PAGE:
Fab.fm is a recently-launched website that helps people create music playlists using a Tinder-style interface.

Users start by typing in an artist, and are then presented with a succession of similar tracks as artwork that can be swiped left to reject it, or right to add it to the playlist – which when finished, can be exported to Spotify.

We were impressed with the site – which works well on mobile devices too – so we talked to CEO Jon Vlassopulos to find out more about Fab.fm, which is a spin-off from his company’s main app Fabric.

“My daughter just had her birthday, so I gave her my phone on the way to her party and started her on Katy Perry. She built a playlist and by the time we arrived, it was ready!” he said.

We’ve started with something that’s fun: you start with an artist, and let people get on with it.”

Vlassopulos has been “in and around” the music business for a while now: formerly a business development exec at Bertelsmann, he went on to work in digital-media roles at AT&T Wireless, Endemol, and mobile agency Skyrockit – which created music-remix service Romplr – while also investing in a range of startups.

Fabric is an app for creating “want-to lists” for films, TV, travel and music – a Pinterest for entertainment, you could say – with Fab.fm a spin-off from its music features.

We tried not to go back into the music business, but it was unavoidable when there was an opportunity with all the music services,” said Vlassopulos.

“We’d already been leveraging swipe in our main product: we had music, movies and TV, and we had four directions: swipe up to love it, down to add to queue, right if you’d done it, and left if you hadn’t. And we realised the end result for music could be a lot more immediate than for TV and film.”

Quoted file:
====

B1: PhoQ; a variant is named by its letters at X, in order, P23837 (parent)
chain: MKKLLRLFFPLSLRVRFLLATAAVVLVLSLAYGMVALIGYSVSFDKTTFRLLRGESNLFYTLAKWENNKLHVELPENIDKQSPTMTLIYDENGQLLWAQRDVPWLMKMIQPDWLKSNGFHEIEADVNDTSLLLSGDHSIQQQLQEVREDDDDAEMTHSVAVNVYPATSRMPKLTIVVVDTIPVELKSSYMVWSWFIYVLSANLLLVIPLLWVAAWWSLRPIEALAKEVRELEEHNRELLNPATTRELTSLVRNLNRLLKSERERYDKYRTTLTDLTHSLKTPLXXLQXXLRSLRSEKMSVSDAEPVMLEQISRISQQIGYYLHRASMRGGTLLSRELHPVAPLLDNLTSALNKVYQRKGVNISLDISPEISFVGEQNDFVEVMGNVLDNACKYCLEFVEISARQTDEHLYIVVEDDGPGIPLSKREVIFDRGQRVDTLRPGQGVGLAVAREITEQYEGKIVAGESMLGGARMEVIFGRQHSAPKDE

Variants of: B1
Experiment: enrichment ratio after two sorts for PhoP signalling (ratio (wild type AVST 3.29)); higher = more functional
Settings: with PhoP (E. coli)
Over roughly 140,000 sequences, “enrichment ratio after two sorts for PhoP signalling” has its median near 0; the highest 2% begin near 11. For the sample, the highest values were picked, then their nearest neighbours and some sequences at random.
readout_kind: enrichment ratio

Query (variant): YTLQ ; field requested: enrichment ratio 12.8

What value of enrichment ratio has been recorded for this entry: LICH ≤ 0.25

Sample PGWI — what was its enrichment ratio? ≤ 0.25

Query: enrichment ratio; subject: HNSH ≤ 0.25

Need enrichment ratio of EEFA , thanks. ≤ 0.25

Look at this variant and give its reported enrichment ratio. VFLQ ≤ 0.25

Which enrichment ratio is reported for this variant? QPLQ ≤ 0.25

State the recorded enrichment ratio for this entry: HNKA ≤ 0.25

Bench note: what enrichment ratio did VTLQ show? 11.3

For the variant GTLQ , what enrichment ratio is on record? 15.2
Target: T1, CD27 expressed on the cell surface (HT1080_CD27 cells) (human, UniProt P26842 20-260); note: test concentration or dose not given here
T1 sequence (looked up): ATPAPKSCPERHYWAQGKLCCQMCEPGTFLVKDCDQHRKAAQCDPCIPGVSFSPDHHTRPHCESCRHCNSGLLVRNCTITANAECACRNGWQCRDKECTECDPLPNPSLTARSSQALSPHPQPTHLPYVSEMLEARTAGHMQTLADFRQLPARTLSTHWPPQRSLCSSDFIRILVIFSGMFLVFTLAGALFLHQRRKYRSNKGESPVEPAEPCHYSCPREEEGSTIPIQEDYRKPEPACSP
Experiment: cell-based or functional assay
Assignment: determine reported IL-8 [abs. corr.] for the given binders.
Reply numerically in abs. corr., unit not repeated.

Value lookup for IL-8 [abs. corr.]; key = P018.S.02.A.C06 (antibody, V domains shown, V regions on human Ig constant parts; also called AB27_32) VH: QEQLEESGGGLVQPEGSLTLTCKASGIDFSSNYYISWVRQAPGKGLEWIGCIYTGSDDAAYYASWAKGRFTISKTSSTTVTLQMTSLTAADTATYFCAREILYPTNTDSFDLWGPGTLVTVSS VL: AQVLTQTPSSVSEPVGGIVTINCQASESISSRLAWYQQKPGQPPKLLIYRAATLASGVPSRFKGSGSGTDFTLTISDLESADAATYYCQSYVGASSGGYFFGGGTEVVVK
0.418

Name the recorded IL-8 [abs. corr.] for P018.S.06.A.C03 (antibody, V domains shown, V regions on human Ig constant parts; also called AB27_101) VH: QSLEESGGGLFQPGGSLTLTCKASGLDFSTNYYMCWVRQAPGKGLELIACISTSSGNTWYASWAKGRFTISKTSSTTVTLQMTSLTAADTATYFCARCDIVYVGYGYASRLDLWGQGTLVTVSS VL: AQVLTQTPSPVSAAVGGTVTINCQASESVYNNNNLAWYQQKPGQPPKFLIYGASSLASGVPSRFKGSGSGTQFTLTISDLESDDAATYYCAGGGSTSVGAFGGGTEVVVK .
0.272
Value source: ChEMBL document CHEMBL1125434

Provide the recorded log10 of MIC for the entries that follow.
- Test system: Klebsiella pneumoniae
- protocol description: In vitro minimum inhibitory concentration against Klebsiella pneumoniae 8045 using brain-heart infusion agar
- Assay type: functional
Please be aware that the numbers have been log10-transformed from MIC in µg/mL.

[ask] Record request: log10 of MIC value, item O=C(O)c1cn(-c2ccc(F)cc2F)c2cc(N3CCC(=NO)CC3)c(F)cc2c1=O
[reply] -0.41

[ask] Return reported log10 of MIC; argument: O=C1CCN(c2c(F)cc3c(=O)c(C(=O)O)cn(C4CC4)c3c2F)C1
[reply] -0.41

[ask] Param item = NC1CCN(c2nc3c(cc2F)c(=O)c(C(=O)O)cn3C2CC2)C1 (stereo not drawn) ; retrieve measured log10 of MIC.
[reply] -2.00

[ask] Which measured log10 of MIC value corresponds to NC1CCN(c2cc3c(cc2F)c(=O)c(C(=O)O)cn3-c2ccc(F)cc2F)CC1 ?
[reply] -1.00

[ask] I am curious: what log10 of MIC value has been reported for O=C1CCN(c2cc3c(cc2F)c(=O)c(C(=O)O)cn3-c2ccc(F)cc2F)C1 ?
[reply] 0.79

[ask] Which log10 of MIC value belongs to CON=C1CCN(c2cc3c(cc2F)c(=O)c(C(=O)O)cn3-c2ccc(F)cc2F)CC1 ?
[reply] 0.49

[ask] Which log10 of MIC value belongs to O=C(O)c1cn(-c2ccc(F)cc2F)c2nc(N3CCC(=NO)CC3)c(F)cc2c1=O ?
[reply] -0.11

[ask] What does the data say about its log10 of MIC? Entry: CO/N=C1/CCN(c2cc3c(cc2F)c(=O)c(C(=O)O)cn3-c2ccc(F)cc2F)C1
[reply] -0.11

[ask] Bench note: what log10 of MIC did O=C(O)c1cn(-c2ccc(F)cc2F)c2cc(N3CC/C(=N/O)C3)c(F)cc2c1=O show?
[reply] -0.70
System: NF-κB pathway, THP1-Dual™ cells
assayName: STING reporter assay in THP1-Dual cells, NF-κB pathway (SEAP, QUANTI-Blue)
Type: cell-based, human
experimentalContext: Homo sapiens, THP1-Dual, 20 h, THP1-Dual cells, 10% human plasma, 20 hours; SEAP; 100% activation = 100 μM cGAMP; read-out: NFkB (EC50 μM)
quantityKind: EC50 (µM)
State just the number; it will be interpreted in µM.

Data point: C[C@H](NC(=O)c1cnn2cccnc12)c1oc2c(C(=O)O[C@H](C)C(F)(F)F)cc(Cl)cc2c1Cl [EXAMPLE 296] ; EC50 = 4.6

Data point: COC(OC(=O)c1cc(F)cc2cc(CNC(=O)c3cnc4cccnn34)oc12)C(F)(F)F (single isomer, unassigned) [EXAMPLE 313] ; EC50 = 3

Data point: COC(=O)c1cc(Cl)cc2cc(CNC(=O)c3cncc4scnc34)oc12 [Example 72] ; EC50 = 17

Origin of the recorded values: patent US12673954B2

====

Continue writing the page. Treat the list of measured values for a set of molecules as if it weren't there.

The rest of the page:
Hence Fab.fm: no up or down swipes, just left and right to reject or approve songs and build a playlist. The team hope it’ll encourage more people to create playlists rather than simply listen to those curated by others.

“Our ambition was that it would sit above the music services,” said Vlassopulos, noting that the Fab.fm team have been involved in various music launches down the years involving negotiating rights, with all the headaches that brings.

If we sat on top, we wouldn’t have to hold any rights: we could provide value to people who were discovering and sharing, and pass them to other places to consume,” he said.

“And the path for us is towards tastemates. Previous networks – social networks – were based around people, and we feel that the bigger those networks have got, the less valuable they’be become: you’re connected to more and more people who have less things in common with you.”

“On Fab.fm, the idea is more about tastemates: people who share your tastes. The more you use it, the playlists that you’ll see will come from those tastemates – and we’ll show your percentage compatibility with them.”

Fab.fm is “meant to be a side-project”, but Fabric’s team has found itself spending more time on it in recent weeks. They’re also mulling potential business models.